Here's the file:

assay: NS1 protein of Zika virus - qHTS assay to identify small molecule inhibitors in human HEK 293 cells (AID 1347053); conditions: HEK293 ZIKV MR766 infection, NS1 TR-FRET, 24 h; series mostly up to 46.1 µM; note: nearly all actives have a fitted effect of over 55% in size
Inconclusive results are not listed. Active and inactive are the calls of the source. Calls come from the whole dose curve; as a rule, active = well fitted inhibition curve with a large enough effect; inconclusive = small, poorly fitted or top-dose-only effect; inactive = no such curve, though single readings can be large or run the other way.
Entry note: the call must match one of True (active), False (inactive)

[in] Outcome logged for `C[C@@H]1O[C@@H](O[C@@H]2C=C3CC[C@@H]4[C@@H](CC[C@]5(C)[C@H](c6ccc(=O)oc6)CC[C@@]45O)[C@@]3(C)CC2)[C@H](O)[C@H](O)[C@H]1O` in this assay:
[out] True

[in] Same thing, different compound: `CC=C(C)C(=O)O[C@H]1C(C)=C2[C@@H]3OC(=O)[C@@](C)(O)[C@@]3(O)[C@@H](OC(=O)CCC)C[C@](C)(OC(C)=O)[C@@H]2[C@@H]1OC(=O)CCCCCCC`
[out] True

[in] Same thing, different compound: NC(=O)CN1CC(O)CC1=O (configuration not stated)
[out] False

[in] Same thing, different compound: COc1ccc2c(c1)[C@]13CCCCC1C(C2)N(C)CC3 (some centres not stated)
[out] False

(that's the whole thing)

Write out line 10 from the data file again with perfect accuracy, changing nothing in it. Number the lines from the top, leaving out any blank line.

[in] Same thing, different compound: COc1ccc2c(c1)[C@]13CCCCC1C(C2)N(C)CC3 (some centres not stated)